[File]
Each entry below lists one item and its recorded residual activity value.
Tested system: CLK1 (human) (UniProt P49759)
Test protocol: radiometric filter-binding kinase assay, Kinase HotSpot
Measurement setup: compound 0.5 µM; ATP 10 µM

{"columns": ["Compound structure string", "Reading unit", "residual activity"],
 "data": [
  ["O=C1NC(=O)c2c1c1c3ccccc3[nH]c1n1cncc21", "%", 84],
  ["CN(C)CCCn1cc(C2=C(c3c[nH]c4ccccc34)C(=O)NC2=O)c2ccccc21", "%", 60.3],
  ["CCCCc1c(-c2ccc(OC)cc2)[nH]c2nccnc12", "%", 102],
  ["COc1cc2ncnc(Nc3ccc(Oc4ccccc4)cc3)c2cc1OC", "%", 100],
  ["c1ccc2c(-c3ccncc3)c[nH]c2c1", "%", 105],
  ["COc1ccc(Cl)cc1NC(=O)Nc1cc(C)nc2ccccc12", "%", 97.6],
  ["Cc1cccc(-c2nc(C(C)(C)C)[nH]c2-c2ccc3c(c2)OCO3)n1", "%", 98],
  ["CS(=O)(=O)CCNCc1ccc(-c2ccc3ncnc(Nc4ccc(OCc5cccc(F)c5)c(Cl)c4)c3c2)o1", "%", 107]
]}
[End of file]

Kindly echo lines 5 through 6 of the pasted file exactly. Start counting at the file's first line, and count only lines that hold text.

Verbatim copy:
{"columns": ["Compound structure string", "Reading unit", "residual activity"],
 "data": [